Today's slavonian grebe by Ian Barthorpe
The grebe probably arrived on the strong winds of the latest storm to hit the UK this winter. These winds brought good numbers of seabirds close to shore too, including red-throated divers, gannets, great crested grebes, guillemots and a fulmar. A great northern diver was spotted on Saturday too.
On the reserve itself, there were a few signs of spring over the weekend, including the first oystercatcher on the Scrape, an avocet also on the Scrape, drumming great spotted woodpeckers. and increasing volume of birdsong. An adult Mediterranean gull on the Scrape today was another hint at the coming of spring.
Our wardens have been busy preparing for spring, and today the sand martin bank was steepened in preparation for their return in mid March. If I was a sand martin, I'd certainly welcome this clean fresh sandy cliff, free from encroaching bushes.
The newly steepened sand martin cliff
Elsewhere on the reserve, at least one firecrest remains in the Rhododendron Tunnel/Scotts Hall area, and a chiffchaff remains near Bittern Hide. The six whooper swans commute between Island Mere and the Konik Field, and a flock of Bewick's swans sometimes visits if disturbed from their feeding area near Leiston. A peregrine is regular on the Levels, and both yellow-legged and Caspian gulls were again seen on the Scrape today.
I often write in these blogs about counting Minsmere's wildlife, whether for breeding bird surveys, roost counts or simply counts based on observations from our volunteer guides. For example, our guides have been diligently counting lapwings this week, with more than 500 present on the Scrape. Now it's your turn.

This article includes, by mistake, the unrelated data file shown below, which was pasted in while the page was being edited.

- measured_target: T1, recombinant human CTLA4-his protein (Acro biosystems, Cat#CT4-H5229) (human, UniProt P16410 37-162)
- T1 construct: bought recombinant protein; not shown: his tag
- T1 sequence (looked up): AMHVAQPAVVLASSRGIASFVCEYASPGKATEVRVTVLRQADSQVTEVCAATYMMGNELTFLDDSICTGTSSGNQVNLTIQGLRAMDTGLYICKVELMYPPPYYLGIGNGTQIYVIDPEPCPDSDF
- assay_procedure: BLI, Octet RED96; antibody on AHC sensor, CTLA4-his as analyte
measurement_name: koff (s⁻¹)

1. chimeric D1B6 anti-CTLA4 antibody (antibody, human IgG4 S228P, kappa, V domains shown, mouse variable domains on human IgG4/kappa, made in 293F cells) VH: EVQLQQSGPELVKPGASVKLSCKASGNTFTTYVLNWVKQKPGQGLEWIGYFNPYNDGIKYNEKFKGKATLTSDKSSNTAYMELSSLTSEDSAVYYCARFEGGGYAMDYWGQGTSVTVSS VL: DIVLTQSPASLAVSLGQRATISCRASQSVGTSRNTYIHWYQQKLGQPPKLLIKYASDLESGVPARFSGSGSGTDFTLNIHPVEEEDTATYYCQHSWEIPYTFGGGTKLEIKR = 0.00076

This weekend sees the return of the annual RSPB Big Garden Birdwatch, where we ask you to spend an hour counting your garden birds. It really is that simple. Sit back with a cup of tea and watch the birds visiting your feeders during any single hour over the weekend. For each individual species, all you need to record is the biggest count during that hour. This avoids the possibility of double counting the same bird.
Big Garden Birdwatch began as a count for our junior members in 1979, when thanks to being featured on BBC Blue Peter our postbag was bursting with entries. As a junior member myself back then I was one of the enthusiastic children who took part.
As the popularity of the survey grew, and the value of the data gathered became more obvious, we expanded the Big Garden Birdwatch and opened it to everyone. Last year more than half a million people took part, recording millions of individual birds. Please help us to gather as much information about our garden wildlife as possible by taking part this weekend. And it is garden wildlife, as we now ask you how often certain mammals, reptiles and amphibians visit your garden.
You can register to part, and submit your results by following the links from www.rspb.org.uk/birdwatch. So get counting.
Blue tit by Ray Kennedy (rspb-images.com)
I'm glad I'm not trying to count the birds visiting our feeders, which include at least 50 chaffinches, 20 blue tits and 20 great tits at any one time, plus various other species. I will be counting at home though, and hope that our goldfinches and long-tailed tits pay their usual visit, along with up to 40 starlings. Will anything unusual appear, as a goldcrest did last year.
Meanwhile, here at Minsmere this week's counts have included 24 golden plovers on the Scrape today, up to 35 tufted ducks and 14 pintails on the Scrape, as well as several black-tailed godwits, curlews, redshanks and dunlins alongside the lapwings and commoner ducks. Six whooper swans commute between Island Mere and the reedbed pools, and up to 28 Bewick's swans occasionally visit the reserve having been feeding near Leiston. Two tundra bean geese and upto 180 white-fronts have been on the Levels, though they appear to have moved to North Warren this week.
Offshore we've had sightings of common and grey seals, guillemots, common socter and red-throated divers, but thankfully no stranded sperm whales. Another red-throated diver has settled on the pool behind South Hide today.
In the reedbed, bitterns, marsh harriers, otters and kingfishers continue to be seen, with a water vole regular on the pond.
Water vole by Jon Evans